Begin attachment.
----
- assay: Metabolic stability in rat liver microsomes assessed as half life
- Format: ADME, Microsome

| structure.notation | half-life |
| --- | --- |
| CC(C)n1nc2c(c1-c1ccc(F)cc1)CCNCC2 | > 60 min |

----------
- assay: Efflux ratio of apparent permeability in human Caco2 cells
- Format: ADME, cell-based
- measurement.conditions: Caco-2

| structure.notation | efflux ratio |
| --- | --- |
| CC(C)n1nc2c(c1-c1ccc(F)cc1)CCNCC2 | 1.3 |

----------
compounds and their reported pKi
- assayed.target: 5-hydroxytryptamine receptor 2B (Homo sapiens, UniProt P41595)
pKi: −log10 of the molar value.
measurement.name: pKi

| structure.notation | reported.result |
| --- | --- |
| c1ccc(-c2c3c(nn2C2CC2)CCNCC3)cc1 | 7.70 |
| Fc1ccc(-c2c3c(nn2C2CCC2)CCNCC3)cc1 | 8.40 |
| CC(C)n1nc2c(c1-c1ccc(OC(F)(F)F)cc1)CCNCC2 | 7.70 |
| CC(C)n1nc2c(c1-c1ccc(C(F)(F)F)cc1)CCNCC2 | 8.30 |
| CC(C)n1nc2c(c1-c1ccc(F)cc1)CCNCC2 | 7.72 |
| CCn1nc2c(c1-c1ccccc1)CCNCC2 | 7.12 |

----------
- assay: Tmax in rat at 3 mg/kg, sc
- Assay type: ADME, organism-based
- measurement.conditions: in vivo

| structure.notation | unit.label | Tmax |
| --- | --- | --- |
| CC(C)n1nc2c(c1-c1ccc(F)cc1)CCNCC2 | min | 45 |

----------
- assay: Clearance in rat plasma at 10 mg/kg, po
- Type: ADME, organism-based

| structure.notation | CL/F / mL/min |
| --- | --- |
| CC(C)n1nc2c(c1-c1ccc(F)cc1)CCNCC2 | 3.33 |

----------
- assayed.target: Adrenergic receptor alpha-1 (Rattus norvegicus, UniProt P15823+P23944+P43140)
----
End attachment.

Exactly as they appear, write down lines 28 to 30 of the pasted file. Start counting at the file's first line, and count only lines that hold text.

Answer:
- Assay type: ADME, organism-based
- measurement.conditions: in vivo

| structure.notation | unit.label | Tmax |